Carousels: Art & Science in Motion


On Thursday we enjoyed a field trip to the Alden B. Dow Museum of Science and Art. Approximately 7 homeschooling families gathered to tour an exhibit from the International Museum of Carousel Art.


In the late 1800s carousels were the centerpiece of thousands of amusement parks in Europe and America. We learned that 10,000 carousels were built between 1876 and 1929.


In the first years of their creation, carousel horse tails were made with real horse hair. Because of frequent abuse from carousel riders, tails were later carved of wood instead.


During the Great Depression, most carousels were abandoned or dismantled as few people had money for leisure activities. Only 125 of the original 10,000 carousels survived intact. Many carousels were destroyed or carelessly discarded. In recent years, some people have sought to locate and restore those old carousels. Carousel animals are often recovered in a broken state with rot, rodent, fire, or water damage.


Carousel horses were originally carved of wood. They were assembled with wooden pegs (dowels) and hide glue (made from real horse hide) as opposed to nails or screws. This photograph shows a carousel horse in the process of being repaired and restored.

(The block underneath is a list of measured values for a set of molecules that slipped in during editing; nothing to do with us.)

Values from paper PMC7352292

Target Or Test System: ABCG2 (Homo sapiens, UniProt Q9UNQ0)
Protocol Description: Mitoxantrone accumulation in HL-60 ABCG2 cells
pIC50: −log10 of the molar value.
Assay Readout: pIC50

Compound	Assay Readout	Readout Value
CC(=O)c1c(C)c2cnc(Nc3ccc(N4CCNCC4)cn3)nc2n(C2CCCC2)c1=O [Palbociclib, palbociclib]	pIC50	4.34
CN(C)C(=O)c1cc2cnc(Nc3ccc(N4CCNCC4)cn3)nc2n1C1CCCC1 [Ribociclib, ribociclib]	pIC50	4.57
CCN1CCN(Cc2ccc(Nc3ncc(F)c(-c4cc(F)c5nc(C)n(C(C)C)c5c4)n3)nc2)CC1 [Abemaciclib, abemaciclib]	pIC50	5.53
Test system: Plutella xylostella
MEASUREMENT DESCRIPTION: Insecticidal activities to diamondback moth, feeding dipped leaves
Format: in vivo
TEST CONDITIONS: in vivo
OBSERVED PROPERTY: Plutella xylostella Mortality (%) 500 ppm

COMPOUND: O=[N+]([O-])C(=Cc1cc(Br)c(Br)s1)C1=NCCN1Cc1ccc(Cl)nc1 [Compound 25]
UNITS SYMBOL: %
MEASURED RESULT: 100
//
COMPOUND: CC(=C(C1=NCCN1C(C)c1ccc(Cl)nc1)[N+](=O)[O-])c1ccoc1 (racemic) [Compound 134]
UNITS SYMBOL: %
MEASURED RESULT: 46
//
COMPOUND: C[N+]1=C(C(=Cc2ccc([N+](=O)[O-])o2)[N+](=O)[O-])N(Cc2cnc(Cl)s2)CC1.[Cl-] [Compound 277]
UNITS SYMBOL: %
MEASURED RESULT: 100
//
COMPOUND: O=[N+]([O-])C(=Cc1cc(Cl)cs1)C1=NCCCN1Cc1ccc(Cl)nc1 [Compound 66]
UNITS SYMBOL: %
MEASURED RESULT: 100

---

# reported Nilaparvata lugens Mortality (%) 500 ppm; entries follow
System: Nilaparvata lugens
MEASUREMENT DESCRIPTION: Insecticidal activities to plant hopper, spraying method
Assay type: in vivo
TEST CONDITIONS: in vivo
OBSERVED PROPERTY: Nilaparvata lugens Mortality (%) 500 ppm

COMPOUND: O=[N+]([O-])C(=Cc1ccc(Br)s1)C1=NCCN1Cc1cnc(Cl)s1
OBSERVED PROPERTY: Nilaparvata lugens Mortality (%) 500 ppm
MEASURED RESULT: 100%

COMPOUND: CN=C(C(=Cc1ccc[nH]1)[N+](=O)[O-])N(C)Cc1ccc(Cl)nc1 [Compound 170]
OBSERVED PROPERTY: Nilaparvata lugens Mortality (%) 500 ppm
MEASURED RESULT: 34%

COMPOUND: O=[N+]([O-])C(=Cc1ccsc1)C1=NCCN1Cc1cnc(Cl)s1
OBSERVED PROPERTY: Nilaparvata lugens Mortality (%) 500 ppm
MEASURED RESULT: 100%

This colorful, spirited horse has been restored to its former glory.


We learned of the gear systems used to raise and lower the animals and turn the carousels. Here Button had an opportunity to turn the mechanism.


Vivid art from carousel bases was also displayed.

When the economy recovered from the Great Depression, carousels were again produced, but they lacked the artistic flair that characterized their former era. Modern-day carousels are made of fiberglass and aluminum, bearing only moderate resemblance to their hand-carved forbears. As a result of this delightful exhibit, though, I know our family will look much more closely as we ride the carousel at the fair this year.


2 thoughts on “Carousels: Art & Science in Motion

  1. Jeanni says:

    Carousels are so pretty! When we were in Europe many of the carousels that we saw had real horse tails and were double decker. It must have been neat to find out the history of carousels.

  2. Kristine/SHS says:

    Great post, what a fabulous field trip!

Leave a Reply

Fill in your details below or click an icon to log in: Logo

You are commenting using your account. Log Out /  Change )

Google+ photo

You are commenting using your Google+ account. Log Out /  Change )

Twitter picture

You are commenting using your Twitter account. Log Out /  Change )

Facebook photo

You are commenting using your Facebook account. Log Out /  Change )


Connecting to %s